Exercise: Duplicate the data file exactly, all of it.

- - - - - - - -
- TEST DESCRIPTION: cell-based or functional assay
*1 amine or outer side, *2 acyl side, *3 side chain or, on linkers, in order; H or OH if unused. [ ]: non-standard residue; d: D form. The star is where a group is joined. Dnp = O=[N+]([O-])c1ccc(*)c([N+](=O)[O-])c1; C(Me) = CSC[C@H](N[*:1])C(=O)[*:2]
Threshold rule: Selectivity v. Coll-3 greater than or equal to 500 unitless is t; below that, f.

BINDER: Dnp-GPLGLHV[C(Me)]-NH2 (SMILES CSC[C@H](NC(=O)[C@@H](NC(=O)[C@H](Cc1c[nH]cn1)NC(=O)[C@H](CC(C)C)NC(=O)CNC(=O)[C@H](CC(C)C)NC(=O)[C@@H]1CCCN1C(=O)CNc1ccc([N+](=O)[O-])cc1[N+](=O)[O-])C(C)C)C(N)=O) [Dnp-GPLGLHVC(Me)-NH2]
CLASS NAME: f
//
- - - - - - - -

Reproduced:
- TEST DESCRIPTION: cell-based or functional assay
*1 amine or outer side, *2 acyl side, *3 side chain or, on linkers, in order; H or OH if unused. [ ]: non-standard residue; d: D form. The star is where a group is joined. Dnp = O=[N+]([O-])c1ccc(*)c([N+](=O)[O-])c1; C(Me) = CSC[C@H](N[*:1])C(=O)[*:2]
Threshold rule: Selectivity v. Coll-3 greater than or equal to 500 unitless is t; below that, f.

BINDER: Dnp-GPLGLHV[C(Me)]-NH2 (SMILES CSC[C@H](NC(=O)[C@@H](NC(=O)[C@H](Cc1c[nH]cn1)NC(=O)[C@H](CC(C)C)NC(=O)CNC(=O)[C@H](CC(C)C)NC(=O)[C@@H]1CCCN1C(=O)CNc1ccc([N+](=O)[O-])cc1[N+](=O)[O-])C(C)C)C(N)=O) [Dnp-GPLGLHVC(Me)-NH2]
CLASS NAME: f
//